Facebook at Work, Facebook's enterprise-centered social networking platform that mirrors many of the features the company is already known for, could be launching next month, charging users a monthly fee for the service.

Once released, Facebook will charge users a yet-to-be-disclosed monthly fee, but instead of a flat rate, the company will charge based on monthly active users. Facebook at Work lets users create work accounts that are separate from their main Facebook accounts, bringing the familiar socialization elements of the site into the workplace environment.

Think of it as Facebook in the office space. There aren't many differences between Facebook and Facebook at Work, except that memes and other content unrelated to the workplace or a project are out of the question.

The service offers a "Work Feed" for collaboration and exchange between its users. Those already on Facebook are certainly no stranger to aspects embedded in the social networking site such as profiles, groups, messaging, audio and video conferencing, event pages and live streaming. All of these will be carried over to the service, making it likely that users will find Facebook at Work easy and familiar to use.

While Facebook at Work isn't the first to offer a virtual centralized nexus for professionals in a given organization, it's certainly poised to expand the popularity of the model as it offers users little to no learning curve at all if they do transition to work accounts.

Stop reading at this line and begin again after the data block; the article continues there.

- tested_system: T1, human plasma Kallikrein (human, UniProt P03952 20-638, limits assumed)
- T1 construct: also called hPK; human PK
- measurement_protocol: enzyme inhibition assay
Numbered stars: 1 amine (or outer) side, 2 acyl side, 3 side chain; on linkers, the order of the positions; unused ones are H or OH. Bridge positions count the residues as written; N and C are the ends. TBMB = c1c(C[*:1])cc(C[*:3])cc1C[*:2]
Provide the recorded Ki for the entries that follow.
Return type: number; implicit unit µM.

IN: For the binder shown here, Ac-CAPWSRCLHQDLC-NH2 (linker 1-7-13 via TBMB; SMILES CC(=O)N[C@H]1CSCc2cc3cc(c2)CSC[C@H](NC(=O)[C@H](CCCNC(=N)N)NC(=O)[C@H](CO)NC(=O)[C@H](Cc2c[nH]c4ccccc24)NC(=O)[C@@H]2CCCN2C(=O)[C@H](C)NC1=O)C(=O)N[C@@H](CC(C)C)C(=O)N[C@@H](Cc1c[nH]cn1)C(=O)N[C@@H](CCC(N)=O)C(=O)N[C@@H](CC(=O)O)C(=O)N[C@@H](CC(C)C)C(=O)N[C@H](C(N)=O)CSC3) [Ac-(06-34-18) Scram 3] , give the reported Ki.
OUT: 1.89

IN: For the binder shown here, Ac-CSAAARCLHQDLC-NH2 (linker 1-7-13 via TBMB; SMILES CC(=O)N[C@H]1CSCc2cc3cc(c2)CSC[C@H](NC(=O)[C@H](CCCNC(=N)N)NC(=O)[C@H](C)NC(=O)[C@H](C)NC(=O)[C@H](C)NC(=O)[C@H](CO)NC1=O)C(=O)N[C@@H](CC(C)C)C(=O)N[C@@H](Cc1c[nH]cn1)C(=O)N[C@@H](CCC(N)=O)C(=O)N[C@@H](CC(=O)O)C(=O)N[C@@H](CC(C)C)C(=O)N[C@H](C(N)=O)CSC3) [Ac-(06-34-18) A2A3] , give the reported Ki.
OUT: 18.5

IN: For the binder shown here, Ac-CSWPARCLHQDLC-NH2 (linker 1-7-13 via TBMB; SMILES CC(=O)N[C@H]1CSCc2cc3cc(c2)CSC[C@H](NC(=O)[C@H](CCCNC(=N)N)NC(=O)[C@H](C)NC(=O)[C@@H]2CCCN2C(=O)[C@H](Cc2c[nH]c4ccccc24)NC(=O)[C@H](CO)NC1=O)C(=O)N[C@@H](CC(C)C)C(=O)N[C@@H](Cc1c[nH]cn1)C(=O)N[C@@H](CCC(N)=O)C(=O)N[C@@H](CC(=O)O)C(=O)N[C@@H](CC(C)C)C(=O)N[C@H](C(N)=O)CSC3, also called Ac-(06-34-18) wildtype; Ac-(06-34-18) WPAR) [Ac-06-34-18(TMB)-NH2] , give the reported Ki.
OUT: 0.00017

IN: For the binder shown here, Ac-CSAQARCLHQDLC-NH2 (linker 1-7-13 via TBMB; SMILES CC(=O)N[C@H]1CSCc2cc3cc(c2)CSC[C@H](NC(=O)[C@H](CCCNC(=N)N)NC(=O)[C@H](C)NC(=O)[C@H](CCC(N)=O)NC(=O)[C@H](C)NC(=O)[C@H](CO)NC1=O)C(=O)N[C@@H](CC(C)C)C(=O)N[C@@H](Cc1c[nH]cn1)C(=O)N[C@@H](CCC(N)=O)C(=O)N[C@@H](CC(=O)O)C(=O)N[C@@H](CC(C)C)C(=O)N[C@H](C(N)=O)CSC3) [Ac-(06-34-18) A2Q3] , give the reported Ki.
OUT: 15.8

Professionals among Facebook's 1.5 billion users will likely see Facebook at Work as the intuitive and obvious choice if they seek a collaborative tool for productivity and engagement. The user base alone gives Slack, a similar alternative, a run for its money. Keep in mind, Slack has enjoyed a healthy growth, clocking in a daily user count and paid seat count 3.5 times larger in just a year. It's too early to predict if Facebook will match Slack or even outperform it, but it's certainly a possible feat for the company to accomplish.

Facebook at Work has been in the development stages for two years, conducting beta trial runs since January this year. To date, 450 companies are already using the service. Once Facebook is done with commercial preparations, more companies are bound to flock the service. Regardless of their size, companies will be able to join Facebook at Work, and will enjoy a free trial beforehand.

The service is another one of Facebook's attempts to appeal to as many types of demographics as they possibly can, now targeting corporations small and large, promising to offer a much more professional atmosphere. Facebook at Work is a cleaner, more streamlined communication platform. It detaches corporate data from the insignificant contagion of selfies and other media saturating the main Facebook site on a daily basis, while still dressing the service up with an inherently social atmosphere: a win-win.

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